U.S. Rep. Rick Nolan on Wednesday reported the biggest fundraising quarter for a Minnesota congressional candidate since Rep. Michele Bachmann announced her retirement last spring. His opponent, Stewart Mills, has kept the overall money race tight heading into the last three weeks of the campaign, partially through self-funding.
That race is the hottest of the year in Minnesota, and it showed in the fundraising reports due to the Federal Election Commission on Wednesday.
MinnPost’s campaign finance dashboard has been updated with the newest numbers from Minnesota’s congressional candidates.
Even as campaigns were reporting their July-to-September fundraising totals, they were doing another round of email asks for the last major pre-election fundraising deadline on Wednesday night. Those numbers will be released next week, so be sure to come back next week for one last look at the dashboard before Nov. 4’s elections.
Here are a few things that stuck out from this quarter’s reports (all numbers below cover the July 1 to September 30 period):
Big money in the 8th
After a couple of quarters earlier this cycle where Mills outraised Nolan, the incumbent turned it on between July and September, raising $647,000 and reporting the best three-month fundraising tally of any Minnesotan running for re-election to the U.S. House. As of Oct. 1, he had about $526,000 in the bank.
He’s ratcheted up the spending, too. Nolan’s expenditures totaled $700,000 last quarter, and his campaign said it went toward “the most robust grassroots field operation the 8th district has ever seen,” a spokeswoman said.
Mills, meanwhile, had $255,000 in cash after raising more than $381,000 from donors in the third quarter. Mills lent his campaign more than $82,000 in personal funds, bringing his total contribution to his campaign to an even $250,000 this cycle. He spent more than $737,000.
A third party candidate, Green Partier Ray Sandman, did not file a fundraising report with the Federal Election Commision.
Of course, campaign fundraising totals don’t tell the whole story about the state of the 8th District race. Outside groups have spent more than $6.7 million there so far, third most among U.S. House races nationally. In 2012, incumbent Rep. Chip Cravaack raised twice as much as Nolan did, but he still lost by 9 points. A lot of factors played into his loss, and the $4.5 million in outside money spent against him is certainly one of them.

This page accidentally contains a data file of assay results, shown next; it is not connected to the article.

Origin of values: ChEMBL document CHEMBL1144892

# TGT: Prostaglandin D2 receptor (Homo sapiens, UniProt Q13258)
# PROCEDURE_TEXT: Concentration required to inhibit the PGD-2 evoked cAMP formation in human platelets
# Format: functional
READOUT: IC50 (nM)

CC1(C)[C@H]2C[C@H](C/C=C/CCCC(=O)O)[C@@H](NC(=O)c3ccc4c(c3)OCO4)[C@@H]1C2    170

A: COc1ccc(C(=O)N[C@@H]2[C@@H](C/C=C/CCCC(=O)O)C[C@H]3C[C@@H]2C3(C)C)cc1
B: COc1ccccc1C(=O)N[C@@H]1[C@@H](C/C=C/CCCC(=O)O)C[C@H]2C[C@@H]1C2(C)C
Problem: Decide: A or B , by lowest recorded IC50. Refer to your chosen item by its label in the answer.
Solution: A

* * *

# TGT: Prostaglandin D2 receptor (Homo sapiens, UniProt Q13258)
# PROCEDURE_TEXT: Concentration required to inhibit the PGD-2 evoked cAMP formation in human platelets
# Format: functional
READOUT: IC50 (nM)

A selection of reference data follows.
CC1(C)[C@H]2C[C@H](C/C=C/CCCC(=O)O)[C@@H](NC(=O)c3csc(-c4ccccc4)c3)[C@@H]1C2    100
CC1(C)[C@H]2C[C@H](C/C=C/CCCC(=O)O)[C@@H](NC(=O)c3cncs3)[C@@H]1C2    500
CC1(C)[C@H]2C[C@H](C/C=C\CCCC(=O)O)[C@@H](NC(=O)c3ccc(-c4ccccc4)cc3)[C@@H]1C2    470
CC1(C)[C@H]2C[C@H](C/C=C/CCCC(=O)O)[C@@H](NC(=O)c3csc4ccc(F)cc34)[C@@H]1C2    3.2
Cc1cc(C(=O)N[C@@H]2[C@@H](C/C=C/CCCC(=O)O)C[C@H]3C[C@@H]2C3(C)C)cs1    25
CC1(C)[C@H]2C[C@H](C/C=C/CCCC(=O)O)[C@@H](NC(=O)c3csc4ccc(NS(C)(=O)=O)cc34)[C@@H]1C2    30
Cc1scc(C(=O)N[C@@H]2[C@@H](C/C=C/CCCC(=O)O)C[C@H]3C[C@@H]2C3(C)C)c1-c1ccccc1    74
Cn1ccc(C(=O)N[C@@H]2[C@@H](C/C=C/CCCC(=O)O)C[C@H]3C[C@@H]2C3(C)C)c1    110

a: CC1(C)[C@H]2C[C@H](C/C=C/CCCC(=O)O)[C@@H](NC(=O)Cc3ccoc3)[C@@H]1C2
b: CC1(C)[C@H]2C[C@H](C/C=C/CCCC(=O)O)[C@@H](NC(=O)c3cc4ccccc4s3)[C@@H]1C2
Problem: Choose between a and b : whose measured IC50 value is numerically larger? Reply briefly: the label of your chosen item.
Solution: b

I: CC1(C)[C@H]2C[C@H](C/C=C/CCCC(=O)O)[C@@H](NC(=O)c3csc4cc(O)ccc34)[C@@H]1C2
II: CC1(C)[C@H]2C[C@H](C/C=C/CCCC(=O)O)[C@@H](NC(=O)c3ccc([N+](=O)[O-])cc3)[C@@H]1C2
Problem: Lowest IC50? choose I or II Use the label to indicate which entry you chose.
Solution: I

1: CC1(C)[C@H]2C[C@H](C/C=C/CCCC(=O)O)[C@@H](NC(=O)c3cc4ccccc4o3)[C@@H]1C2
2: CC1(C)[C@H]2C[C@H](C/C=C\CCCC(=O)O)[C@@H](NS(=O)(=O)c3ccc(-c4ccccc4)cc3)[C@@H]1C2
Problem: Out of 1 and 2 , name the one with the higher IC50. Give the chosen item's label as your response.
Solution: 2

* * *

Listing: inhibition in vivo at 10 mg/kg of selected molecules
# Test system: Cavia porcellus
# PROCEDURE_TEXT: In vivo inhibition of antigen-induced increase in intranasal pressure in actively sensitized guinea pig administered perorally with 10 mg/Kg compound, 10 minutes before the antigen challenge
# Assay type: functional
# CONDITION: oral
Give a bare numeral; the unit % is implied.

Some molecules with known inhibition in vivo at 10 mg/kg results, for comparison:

7th District candidates battle for cash
That dynamic is in play in the 7th District race between Rep. Collin Peterson and Republican state Sen. Torrey Westrom as well.
Peterson has $762,000 on hand to fend off Westrom, the third largest bankroll among Minnesota incumbents. Westrom brought in $284,000, third most among congressional challengers, and has just under $400,000 in the bank. Westrom made his first ad buy just last week; Peterson has yet to buy any ad time in the Minneapolis market, according to public filings. But outside groups have filled the vacuum, to the tune of $4.6 million as of Wednesday.
Franken doubles up McFadden
Sen. Al Franken raised $4.2 million for the quarter and had $2.7 million on hand. His Republican challenger, Mike McFadden, raised nearly $2 million and has $1 million on hand. Both had their best fundraising quarters of the cycle, and both ramped up their spending, as well: Franken spent $6.4 million, and McFadden, nearly $3 million.
Sticking with the outside spending theme, the Minnesota Senate race has crossed the $1 million threshold for the cycle, according to the FEC. That’s a far smaller sum than either of Minnesota’s hottest congressional races, and it pales in comparison to other Senate races: Iowa, for example, has seen more than $40.5 million in outside cash.
That’s not to say Minnesota’s Senate race will be shut out from further outside money. Bloomberg’s Mark Halperin predicted Wednesday that national groups could move into the state in the late days of the campaign, and a super PAC put $340,000 behind mobile ads against Franken just this week.
Devin Henry can be reached at email@example.com. Follow him on Twitter: @dhenry